By Jason Langberg
There’s finally good news coming out of and bi-partisan cooperation in the North Carolina General Assembly. Earlier this month, Representatives Graig Meyer, Rick Glazier, Sam Watford, and Donny Lambeth filed House Bill (HB) 819, an act designed to dramatically improve the state’s school discipline data.
Currently, North Carolina law requires the State Board of Education to report, by March 15 of each year, to the Joint Legislative Education Oversight Committee of the General Assembly, on the numbers of students who have been subjected to corporal punishment, suspension, expulsion, reassignment for disciplinary purposes, or provided alternative education services. The data must be reported in a disaggregated manner, reflecting the race, gender, grade level, ethnicity, and disability status of each affected student. Further, the data must be readily available to the public. Each year, the North Carolina Department of Public Instruction (DPI) collects and analyzes the data, and then publishes a report on its website that summarizes the data.
While DPI’s reports have complied with the minimum statutory requirements, their utility is extremely limited, largely because they omit crucial data. (Youth Justice North Carolina’s April 2014 issue brief provides an overview of the problems with the current report.)
If HB 819 becomes law, it will expand data collection and publication to include, for the first time, data about:
- Students who are English Language Learners, economically disadvantaged students, and students below grade level;
- Bus suspensions;
- Arrests and referrals to law enforcement agencies, the juvenile justice system, and the adult criminal justice system;
- Rule violations;
- Lengths of assignments to alternative education;
- Disciplinary appeal processes;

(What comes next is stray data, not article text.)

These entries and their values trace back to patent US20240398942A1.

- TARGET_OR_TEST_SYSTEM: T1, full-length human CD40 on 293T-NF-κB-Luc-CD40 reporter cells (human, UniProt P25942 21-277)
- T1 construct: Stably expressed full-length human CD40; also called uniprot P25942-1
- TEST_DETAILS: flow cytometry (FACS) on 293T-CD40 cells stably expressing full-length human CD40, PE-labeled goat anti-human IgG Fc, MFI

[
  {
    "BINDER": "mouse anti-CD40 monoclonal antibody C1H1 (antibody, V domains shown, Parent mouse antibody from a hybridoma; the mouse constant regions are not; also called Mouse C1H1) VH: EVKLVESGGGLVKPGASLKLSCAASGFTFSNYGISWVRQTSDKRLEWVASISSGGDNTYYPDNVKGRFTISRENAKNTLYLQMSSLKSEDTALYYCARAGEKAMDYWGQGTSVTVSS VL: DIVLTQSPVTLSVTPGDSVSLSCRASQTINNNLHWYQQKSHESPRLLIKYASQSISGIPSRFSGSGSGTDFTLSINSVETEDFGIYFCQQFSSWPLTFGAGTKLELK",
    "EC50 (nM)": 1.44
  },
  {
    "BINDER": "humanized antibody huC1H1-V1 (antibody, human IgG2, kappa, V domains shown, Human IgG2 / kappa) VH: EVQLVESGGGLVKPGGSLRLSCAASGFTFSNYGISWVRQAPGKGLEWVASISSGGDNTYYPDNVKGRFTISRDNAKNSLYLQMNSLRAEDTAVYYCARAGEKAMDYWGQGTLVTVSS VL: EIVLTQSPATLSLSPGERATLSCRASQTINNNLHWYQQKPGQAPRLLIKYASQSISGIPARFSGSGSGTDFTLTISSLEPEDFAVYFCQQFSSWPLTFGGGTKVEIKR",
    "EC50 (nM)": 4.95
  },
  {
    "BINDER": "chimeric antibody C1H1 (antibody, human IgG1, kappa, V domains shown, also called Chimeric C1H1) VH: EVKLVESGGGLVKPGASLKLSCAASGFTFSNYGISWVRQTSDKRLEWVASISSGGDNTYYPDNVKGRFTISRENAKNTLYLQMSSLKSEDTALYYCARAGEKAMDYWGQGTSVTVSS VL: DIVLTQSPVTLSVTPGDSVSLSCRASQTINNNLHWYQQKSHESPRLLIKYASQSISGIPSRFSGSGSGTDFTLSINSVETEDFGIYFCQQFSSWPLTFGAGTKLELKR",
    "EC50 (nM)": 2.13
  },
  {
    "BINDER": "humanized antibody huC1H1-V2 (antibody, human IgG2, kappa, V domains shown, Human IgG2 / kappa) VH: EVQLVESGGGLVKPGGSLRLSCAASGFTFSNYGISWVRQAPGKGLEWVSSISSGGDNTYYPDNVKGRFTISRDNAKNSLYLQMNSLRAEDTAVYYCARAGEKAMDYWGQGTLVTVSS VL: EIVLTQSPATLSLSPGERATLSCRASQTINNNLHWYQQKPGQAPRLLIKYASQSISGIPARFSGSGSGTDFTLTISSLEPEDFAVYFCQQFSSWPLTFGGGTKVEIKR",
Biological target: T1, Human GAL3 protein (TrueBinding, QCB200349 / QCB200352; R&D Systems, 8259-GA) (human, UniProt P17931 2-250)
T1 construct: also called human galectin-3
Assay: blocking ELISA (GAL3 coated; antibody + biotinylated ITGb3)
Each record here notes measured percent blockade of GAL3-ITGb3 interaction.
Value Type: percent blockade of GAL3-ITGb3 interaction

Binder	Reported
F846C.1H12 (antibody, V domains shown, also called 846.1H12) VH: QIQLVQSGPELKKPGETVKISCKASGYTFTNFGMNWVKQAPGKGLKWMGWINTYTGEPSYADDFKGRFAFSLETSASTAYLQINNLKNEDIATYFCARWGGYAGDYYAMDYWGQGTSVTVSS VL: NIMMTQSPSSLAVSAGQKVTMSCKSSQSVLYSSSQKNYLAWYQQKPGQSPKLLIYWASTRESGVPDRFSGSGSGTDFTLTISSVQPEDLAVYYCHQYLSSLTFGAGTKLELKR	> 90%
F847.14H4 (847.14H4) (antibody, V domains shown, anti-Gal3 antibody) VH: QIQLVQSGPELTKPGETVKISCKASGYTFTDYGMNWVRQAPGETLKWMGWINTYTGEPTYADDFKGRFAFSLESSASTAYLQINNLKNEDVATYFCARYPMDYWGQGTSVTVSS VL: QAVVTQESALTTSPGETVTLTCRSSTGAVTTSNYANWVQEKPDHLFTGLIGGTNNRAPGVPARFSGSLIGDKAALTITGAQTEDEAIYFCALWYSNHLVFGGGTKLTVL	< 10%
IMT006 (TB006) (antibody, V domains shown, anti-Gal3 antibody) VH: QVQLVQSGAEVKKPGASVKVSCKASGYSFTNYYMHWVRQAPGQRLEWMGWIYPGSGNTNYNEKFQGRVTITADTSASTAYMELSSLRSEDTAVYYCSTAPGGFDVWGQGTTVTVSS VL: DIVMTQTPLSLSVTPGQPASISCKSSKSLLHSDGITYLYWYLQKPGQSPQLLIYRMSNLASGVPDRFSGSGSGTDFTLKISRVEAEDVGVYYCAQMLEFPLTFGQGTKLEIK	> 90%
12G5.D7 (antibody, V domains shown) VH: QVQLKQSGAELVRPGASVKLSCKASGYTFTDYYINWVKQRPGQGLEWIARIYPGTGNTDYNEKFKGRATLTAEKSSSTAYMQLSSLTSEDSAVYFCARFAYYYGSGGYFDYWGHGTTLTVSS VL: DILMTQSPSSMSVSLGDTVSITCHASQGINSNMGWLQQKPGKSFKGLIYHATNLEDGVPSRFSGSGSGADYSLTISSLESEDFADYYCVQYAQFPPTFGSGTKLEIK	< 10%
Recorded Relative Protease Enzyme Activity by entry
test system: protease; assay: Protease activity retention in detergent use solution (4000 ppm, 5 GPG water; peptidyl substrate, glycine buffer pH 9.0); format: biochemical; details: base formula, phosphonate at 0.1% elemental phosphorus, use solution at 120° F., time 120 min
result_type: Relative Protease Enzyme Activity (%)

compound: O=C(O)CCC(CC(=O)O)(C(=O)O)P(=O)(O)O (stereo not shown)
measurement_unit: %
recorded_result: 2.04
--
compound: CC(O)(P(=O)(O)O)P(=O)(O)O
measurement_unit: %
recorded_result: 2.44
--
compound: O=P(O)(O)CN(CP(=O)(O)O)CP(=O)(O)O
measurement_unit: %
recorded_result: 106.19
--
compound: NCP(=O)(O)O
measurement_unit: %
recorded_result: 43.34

- Positive behavioral interventions, including behavior intervention plans, restorative justice, mediation, drug treatment, counseling, restitution, and community service;
- School districts (the current report only provides the number short- and long-term suspensions and expulsions for each district); and
- Individual, non-charter schools.
Importantly, HB 819 would also require DPI to make the data publicly available in an electronic spreadsheet, as it does for many other types of data, allowing for easier analysis.
Comprehensive, accurate data has the potential to improve policies and practices. Specifically, better school discipline data will help educators, policymakers, lawmakers, and others to: (1) identify schools and districts that have low rates of misconduct and punitive disciplinary measures, and therefore, potentially have policies and practices worth replicating; and (2) identify schools and districts that have high rates of punitive disciplinary measures, and therefore, need support and remediation. Ultimately, better data should lead to improved school safety and climate, in addition to allowing for more targeted investment of limited resources and identification of possible discrimination against certain groups of students.
HB 819 comes as other states and the U.S. Department of Education work to improve their school discipline data. North Carolina needs to keep pace with these positive trends. North Carolina needs HB 819.
Jason Langberg is on the advisory board of Youth Justice North Carolina.